• “But as for his being ensnared by a woman, that is to be ascribed to human nature, which is took weak to resist the temptations to that sin” (Josephus, Antiquities, Book V, 8:12)
    • “In the confusion into which life was now thrown in the cities, human nature, always rebelling against the law and now its master, gladly showed itself ungoverned in passion, above respect for justice, and the enemy of all superiority” (Thucydides, Book III, Chapter X)
  • humble servant (p. 408) / humble servant (Alma 8:19)
    • “Again, if the woman is not rich, her husband will not be her humble servant” (The Dialogues of Plato, The Laws: Preamble, Book VIII)
  • compel the inhabitants to take arms (p. 213) / compel them to arms (Alma 47:3)
    • “they forced the Jews that were among them to bear arms against their own countrymen, which it is unlawful for us to do” (Life of Flavius Josephus, 6)
    • “by which means they were compelled to come out to fight” (Josephus, Wars, Book I, 19:5)
    • “the Rhodians, Argives by race, were compelled to bear arms against the Dorian Syracusans and their own colonists” (Thucydides, Book VII, Chapter XXIII)
  • their American brethren…taking up arms against them (p. 485) / commanded them that they should take up arms against their brethren (Alma 2:10)
    • “who necessitated us to take up arms against the Romans” (Josephus, Antiquities, Book XX, 11:1)
    • “they forced the Jews that were among them to bear arms against their own countrymen, which it is unlawful for us to do” (Life of Flavius Josephus, 6)
    • “The Jews might collect this unlawfulness of fighting against their brethren from that law of Moses” (Life of Flavius Josephus, 6, Commentary, Footnote 7)
    • “they fought against their own countrymen” (Josephus, Wars, Book III, 18:3)
    • “fought against their own kindred” (Josephus, Antiquities, Book XVII, 10:10)
  • by these names (p. 656) / by these names (Jacob 1:14)
    • “And great, in truth, and little, and light, and heavy—will they at all more truly be called by these names which we may give them, than by the opposite names?” (The Dialogues of Plato, Republic, Book V)
  • called themselves loyalists (p. 441) / called themselves Zoramites (Alma 30:59)
    • “whom the Greeks living near the Hypanis call Borysthenites, while they call themselves Oliopolites” (Herodotus, Book IV)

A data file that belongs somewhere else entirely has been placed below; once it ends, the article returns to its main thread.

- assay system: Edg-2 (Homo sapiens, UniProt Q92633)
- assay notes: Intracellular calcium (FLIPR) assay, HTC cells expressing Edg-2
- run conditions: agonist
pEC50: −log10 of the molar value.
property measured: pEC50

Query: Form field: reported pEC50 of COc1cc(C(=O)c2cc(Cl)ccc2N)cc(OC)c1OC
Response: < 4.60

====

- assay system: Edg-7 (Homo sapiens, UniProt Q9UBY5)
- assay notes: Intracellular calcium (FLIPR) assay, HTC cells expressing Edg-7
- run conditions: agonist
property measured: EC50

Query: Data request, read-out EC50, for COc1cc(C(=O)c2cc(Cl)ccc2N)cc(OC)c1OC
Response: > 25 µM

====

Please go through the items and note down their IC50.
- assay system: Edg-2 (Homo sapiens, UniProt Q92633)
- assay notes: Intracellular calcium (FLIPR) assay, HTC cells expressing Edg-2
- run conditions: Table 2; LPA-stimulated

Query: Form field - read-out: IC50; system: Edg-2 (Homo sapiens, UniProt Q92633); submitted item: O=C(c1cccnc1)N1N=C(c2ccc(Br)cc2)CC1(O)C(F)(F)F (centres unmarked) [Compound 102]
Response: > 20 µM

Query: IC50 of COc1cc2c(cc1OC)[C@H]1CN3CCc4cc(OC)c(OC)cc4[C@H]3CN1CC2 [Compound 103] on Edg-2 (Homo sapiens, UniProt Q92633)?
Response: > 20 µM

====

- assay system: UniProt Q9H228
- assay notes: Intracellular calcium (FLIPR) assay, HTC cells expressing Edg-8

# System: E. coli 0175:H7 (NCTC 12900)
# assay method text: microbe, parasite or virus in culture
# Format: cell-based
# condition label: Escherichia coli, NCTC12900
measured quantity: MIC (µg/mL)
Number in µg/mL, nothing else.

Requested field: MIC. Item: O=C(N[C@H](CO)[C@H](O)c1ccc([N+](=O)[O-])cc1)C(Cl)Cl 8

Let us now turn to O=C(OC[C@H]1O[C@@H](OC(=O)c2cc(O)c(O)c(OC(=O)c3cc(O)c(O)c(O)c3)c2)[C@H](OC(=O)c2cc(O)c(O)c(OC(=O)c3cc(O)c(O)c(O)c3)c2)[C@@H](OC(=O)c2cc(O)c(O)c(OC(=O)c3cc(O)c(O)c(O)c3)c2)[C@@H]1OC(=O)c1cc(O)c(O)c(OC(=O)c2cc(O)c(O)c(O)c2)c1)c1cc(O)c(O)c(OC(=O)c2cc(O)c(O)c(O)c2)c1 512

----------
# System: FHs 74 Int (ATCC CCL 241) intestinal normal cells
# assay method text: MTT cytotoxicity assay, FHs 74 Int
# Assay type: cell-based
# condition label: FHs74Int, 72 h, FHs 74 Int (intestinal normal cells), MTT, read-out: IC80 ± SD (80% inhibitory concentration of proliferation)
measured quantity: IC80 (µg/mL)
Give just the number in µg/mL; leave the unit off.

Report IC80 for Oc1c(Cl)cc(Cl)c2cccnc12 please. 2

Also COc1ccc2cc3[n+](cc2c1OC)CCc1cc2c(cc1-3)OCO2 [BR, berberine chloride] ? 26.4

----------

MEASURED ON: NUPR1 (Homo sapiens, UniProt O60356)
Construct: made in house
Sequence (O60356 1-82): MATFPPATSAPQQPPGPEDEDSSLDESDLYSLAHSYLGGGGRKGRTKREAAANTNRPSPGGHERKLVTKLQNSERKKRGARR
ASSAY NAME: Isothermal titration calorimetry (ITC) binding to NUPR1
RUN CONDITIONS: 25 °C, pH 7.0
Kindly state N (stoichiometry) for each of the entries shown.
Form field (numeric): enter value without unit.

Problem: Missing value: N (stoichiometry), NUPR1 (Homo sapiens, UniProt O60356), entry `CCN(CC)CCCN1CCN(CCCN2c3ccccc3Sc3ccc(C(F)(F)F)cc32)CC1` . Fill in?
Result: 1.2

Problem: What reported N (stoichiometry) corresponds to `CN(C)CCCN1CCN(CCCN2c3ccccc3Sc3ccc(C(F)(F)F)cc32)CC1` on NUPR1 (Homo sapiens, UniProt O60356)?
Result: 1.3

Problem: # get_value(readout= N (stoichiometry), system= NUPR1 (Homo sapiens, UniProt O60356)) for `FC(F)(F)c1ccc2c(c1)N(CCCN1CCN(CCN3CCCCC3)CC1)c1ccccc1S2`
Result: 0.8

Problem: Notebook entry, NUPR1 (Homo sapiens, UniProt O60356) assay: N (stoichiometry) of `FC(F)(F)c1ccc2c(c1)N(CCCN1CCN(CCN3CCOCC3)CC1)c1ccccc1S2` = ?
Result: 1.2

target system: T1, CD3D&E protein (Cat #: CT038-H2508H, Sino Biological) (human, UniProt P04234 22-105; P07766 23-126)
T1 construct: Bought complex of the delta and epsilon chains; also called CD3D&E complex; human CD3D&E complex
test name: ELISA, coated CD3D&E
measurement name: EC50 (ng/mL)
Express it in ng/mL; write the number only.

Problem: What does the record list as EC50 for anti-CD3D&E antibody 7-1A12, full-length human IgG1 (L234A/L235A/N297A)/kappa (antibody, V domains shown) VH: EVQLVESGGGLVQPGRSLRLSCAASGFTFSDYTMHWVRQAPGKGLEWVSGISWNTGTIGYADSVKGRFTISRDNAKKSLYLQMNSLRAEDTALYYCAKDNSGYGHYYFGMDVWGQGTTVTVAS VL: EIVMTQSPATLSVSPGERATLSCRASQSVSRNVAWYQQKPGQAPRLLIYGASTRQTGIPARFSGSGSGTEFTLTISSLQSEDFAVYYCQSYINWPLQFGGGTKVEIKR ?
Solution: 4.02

• “there sprang up another sort of robbers in Jerusalem, which were called Sicarri” (Josephus, Wars, Book II, 13:3)
    • “They were called Amalekites” (Josephus, Antiquities, Book III, 2:1)
  • put to death these harmless, inoffensive people, though they made no resistance (p. 475) / they suffered themselves to be slain (Alma 27:3)
    • “But they said, We will not come forth, neither will we do the king’s commandment, to profane the sabbath day. So then they gave them the battle with all speed. Howbeit they answered them not, neither cast they a stone at them, nor stopped the places where they lay hid; but said, Let us die all in our innocency: heaven and earth shall testify for us, that ye put us to death wrongfully. So they rose up against them in battle on the sabbath, and slew them, with their wives and children, and their cattle, to the number of a thousand people” (Apocrypha, I Maccabees 2:34-38)
    • “as soon as, according to the articles of capitulation, they had all laid down their shields and their swords, and were under no further suspicion of any harm, but were going away, Eleazar’s men attacked them after a violent manner, and encompassed them round, and slew them, while they neither defended themselves, nor entreated for mercy, but only cried out upon the breach of their articles of capitulation and their oaths” (Josephus, Wars, Book II, 17:10)
  • a silent adieu (p. 644) / Brethren, adieu (Jacob 7:24)
    • “with such portion of their goods and chattels as the vessels could bear, bade adieu to Cyrnus and sailed to Rhegium” (Herodotus, Book I)
    • “Thus have I set down the geneology of my family as I have found it described in the public records, and so bid adieu to those who calumniate me” (Life of Flavius Josephus, 1)
  • From these events…I return to relate (p. 440) / And now I return to an account (Alma 43:3)
    • “since this is not a proper time for domestical lamentations, but for historical narrations; I therefore return to the operations that follow this sedition” (Josephus, Wars, Book V, 1:3)
    • I return now from this digression” (Josephus, Wars, Book III, 5:8)
    • Having described this, I return to the subject on which I originally proposed to discourse” (Herodotus, Book IV)
  • I proceed to relate real events (p. 586) / I proceed with my record (Ether 2:3)
    • As I proceed, therefore, I shall accurately describe what is contained in our records” (Josephus, Antiquities, Preface, 3)
  • shall be hereafter related (p. 587) / shall be spoken hereafter (Helaman 2:12)
    • “which we shall speak more in its proper place hereafter” (Josephus, Wars, Book I, 1:1)
    • “whose structure, largeness, and magnificence we shall describe hereafter” (Josephus, Wars, Book I, 21:9)
  • Thus ended the (p. 450) / Thus ended the (Mosiah 29:47)